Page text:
Seals and walruses belong to the same general
family. They are pinnipeds, the term used to
indicate an animal with webbed feet.Walruses are
distinguished from seals by their tusks, which in
mature males grow up to two feet long.
Walruses use their tusks to aid locomotion
when they are on land, as a means of defense
when they are physically threatened, and as shovels
to plow the ocean floor to turn up the mollusks
that constitute the major part of their diets. Walruses
have strong, bristly hairs around their muzzles
that are used to separate the meat of the mollusks
from the shells.
Seal are gregarious creatures. In captivity, it is
easy to train them. They bond quickly with humans.
In their natural state, they tend to cluster together
in groups, often with as many as a thousand
of them lying in close proximity to each other
on the seashore or on an ice floe.
Seal and Walrus Habitats
Seals are found on every continent, including Antarctica. Although most of them prefer the cold waters of the circumpolar regions, seals swim toward warmer waters to mate, then return to more frigid areas to give birth, often delivering their young on ice floes. Monk seals are found as close to the equator as the GalГЎpagos Islands. Most seals live in salt water, although Saimaa seals live in Finland's freshwater lakes. Many of them were killed off by fishermen who claimed that they were eating all the fish in the lakes. The Finnish government intervened and made killing the seals illegal in 1955, but it was not until serious conservation efforts began in the 1980's that the population began to rebound. It is also illegal to use fishing nets in those parts of the lake where the Saimaa seals live and breed, because more than half of their offspring were getting tangled in nets and drowning. Although they are warm-blooded animals that must have air to breathe, seals and walruses spend most of their lives in the sea. They are essentially aquatic. Their webbed feet and flippers provide them with easier locomotion in the sea than on land, where most of them move quite clumsily. Seals and walruses are strictly carnivorous animals whose diet consists almost exclusively of fish and mollusks. They may ingest some seaweed, but if they do so, it is by accident. These animals can close off their nasal passages so that water does not enter them when they submerged. They can remain under water for up to thirty minutes without having to return to the surface. Seals are more streamlined than walruses. Walruses usually are found in waters that are no deeper than sixty feet, although they can dive to three hundred feet. They explore the ocean bottom, using their tusks to dig into the sand for the mollusks they live on.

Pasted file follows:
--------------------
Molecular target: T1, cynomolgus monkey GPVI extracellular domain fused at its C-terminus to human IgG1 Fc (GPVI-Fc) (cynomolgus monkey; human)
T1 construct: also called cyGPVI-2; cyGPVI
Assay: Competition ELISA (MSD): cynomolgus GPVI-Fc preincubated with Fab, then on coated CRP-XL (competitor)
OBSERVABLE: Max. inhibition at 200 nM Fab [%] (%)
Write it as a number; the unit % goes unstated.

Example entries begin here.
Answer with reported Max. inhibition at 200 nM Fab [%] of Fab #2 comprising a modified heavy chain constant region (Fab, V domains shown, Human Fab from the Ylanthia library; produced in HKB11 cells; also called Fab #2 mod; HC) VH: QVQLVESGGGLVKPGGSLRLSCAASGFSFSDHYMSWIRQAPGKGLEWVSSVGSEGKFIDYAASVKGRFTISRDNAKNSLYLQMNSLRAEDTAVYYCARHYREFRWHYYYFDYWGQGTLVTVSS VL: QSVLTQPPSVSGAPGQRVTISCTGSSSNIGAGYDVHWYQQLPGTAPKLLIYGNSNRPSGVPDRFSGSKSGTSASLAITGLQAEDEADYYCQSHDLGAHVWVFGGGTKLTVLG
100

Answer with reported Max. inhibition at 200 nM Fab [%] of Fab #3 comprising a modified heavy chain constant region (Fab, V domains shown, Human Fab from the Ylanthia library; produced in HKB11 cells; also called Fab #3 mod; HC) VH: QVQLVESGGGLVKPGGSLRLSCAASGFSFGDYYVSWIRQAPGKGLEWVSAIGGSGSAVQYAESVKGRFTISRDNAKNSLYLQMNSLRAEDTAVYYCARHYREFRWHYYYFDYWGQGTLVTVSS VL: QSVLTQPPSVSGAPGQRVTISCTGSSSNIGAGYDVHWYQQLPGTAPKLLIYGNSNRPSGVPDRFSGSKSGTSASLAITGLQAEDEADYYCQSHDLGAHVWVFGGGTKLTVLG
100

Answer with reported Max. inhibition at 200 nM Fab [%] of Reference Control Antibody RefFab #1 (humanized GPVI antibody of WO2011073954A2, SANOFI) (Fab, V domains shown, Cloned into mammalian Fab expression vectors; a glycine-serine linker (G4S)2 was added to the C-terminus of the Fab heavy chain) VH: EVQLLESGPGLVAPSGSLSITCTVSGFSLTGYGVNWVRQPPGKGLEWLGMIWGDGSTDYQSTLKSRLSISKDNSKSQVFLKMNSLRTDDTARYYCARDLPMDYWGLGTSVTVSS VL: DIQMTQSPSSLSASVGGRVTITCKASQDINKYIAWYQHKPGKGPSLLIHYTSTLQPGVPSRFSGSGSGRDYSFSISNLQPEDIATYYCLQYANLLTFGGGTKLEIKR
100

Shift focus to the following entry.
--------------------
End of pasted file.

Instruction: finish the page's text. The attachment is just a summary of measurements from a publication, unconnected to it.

Physical Characteristics of Seals and Walruses
Most seals and walruses have substantial layers of blubber, constituting almost half of the body weight of most seals. When melted down, the blubber of a mature male elephant seal can yield ninety gallons of oil. Blubber serves as the chief insulating material in the cold waters where most seals and walruses swim. The blubber also provides buoyancy.Walruses can puff up blubberrich areas in their necks to keep their heads above water when they are bobbing about in the ocean. There are two families of seals, the true or earless seals, family Phocidae, and the eared seals, family Otariidae. The largest species of seal is the elephant seal. It is sometimes twenty feet long and can weigh as much as four tons. Even the smallest species of seal, the ringed seal, is quite large, weighing in at about two hundred pounds. At maturity it is about five feet long. In some species, notably the monk, Weddell, leopard, and crabeater seals, the male is smaller than the female. Among Phocidae seals, the male and female are of about equal size, but among the Otariidae, the male is larger than the female. Seals communicate at various volumes. The northern elephant seal has such a loud call that it can be heard a mile way. The Ross seal has a chirping sound that can be mistaken for bird song. The Weddell seal has a soft, gentle call. Walruses, of the family Odobenidae, are distinguished from seals by their two upper canine teeth that grow into ivory tusks harder than those of elephants. These sometimes reach lengths exceeding two feet. Walruses have small heads and no protruding ears. The eyes are small and deepset. The body is small, but overdeveloped in the neck area. Bulls are up to twelve feet long and five feet wide. They often weigh a ton. The female is two-thirds the size of the male.